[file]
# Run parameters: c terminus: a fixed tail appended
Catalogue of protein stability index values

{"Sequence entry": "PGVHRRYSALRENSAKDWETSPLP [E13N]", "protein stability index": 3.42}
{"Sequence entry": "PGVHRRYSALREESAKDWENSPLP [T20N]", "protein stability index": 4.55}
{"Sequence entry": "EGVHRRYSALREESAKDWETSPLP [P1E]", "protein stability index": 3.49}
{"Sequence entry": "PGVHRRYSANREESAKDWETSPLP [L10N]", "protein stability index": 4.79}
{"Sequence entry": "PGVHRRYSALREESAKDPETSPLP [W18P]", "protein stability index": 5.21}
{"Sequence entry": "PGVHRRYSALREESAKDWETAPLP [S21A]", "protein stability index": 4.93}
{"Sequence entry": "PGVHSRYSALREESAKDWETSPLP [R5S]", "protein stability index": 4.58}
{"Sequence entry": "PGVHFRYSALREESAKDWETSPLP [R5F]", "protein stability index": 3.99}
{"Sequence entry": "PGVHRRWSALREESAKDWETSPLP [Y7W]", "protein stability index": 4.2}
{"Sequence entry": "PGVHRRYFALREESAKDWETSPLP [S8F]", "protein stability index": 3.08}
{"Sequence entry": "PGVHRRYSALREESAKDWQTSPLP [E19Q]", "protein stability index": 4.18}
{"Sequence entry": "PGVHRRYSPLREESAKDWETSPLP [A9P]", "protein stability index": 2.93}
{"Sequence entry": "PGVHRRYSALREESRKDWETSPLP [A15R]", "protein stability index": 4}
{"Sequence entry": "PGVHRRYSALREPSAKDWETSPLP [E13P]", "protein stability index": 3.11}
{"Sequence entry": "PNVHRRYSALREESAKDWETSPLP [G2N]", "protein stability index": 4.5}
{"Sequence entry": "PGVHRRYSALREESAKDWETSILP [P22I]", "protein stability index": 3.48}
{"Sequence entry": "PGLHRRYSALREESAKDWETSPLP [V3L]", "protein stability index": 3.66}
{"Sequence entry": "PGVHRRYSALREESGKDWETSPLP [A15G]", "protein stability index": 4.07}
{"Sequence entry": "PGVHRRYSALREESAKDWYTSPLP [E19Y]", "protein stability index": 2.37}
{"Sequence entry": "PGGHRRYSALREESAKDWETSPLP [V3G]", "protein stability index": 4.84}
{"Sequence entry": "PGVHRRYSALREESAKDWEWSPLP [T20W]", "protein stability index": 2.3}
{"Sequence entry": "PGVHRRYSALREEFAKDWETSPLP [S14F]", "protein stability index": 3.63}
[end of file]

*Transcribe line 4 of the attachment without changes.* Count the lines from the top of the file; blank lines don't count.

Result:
{"Sequence entry": "PGVHRRYSALREESAKDWENSPLP [T20N]", "protein stability index": 4.55}